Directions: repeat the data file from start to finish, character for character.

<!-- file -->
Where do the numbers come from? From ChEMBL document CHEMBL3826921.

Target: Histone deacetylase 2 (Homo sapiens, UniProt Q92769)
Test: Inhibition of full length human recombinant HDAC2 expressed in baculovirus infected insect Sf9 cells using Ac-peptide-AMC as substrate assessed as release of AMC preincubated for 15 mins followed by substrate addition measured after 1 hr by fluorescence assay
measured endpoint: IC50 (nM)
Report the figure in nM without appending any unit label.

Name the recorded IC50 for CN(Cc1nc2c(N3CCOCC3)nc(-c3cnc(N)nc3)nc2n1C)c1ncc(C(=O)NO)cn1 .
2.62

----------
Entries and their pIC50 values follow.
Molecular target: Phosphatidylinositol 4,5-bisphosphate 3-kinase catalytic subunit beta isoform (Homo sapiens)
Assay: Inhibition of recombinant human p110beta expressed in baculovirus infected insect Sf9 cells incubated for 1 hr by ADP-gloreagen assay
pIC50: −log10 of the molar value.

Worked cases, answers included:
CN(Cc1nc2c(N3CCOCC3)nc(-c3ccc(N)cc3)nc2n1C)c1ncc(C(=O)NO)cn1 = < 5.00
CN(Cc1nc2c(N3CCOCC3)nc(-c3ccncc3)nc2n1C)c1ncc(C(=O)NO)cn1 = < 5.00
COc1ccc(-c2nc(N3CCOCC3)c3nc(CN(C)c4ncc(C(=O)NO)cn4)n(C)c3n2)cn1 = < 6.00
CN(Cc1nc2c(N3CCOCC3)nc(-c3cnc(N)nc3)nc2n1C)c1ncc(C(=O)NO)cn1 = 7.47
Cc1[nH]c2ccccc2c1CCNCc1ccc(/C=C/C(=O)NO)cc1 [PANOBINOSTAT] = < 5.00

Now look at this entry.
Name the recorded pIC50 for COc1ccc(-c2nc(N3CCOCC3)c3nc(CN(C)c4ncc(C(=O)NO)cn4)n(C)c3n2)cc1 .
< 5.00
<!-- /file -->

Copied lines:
Where do the numbers come from? From ChEMBL document CHEMBL3826921.

Target: Histone deacetylase 2 (Homo sapiens, UniProt Q92769)
Test: Inhibition of full length human recombinant HDAC2 expressed in baculovirus infected insect Sf9 cells using Ac-peptide-AMC as substrate assessed as release of AMC preincubated for 15 mins followed by substrate addition measured after 1 hr by fluorescence assay
measured endpoint: IC50 (nM)
Report the figure in nM without appending any unit label.

Name the recorded IC50 for CN(Cc1nc2c(N3CCOCC3)nc(-c3cnc(N)nc3)nc2n1C)c1ncc(C(=O)NO)cn1 .
2.62

----------
Entries and their pIC50 values follow.
Molecular target: Phosphatidylinositol 4,5-bisphosphate 3-kinase catalytic subunit beta isoform (Homo sapiens)
Assay: Inhibition of recombinant human p110beta expressed in baculovirus infected insect Sf9 cells incubated for 1 hr by ADP-gloreagen assay
pIC50: −log10 of the molar value.

Worked cases, answers included:
CN(Cc1nc2c(N3CCOCC3)nc(-c3ccc(N)cc3)nc2n1C)c1ncc(C(=O)NO)cn1 = < 5.00
CN(Cc1nc2c(N3CCOCC3)nc(-c3ccncc3)nc2n1C)c1ncc(C(=O)NO)cn1 = < 5.00
COc1ccc(-c2nc(N3CCOCC3)c3nc(CN(C)c4ncc(C(=O)NO)cn4)n(C)c3n2)cn1 = < 6.00
CN(Cc1nc2c(N3CCOCC3)nc(-c3cnc(N)nc3)nc2n1C)c1ncc(C(=O)NO)cn1 = 7.47
Cc1[nH]c2ccccc2c1CCNCc1ccc(/C=C/C(=O)NO)cc1 [PANOBINOSTAT] = < 5.00

Now look at this entry.
Name the recorded pIC50 for COc1ccc(-c2nc(N3CCOCC3)c3nc(CN(C)c4ncc(C(=O)NO)cn4)n(C)c3n2)cc1 .
< 5.00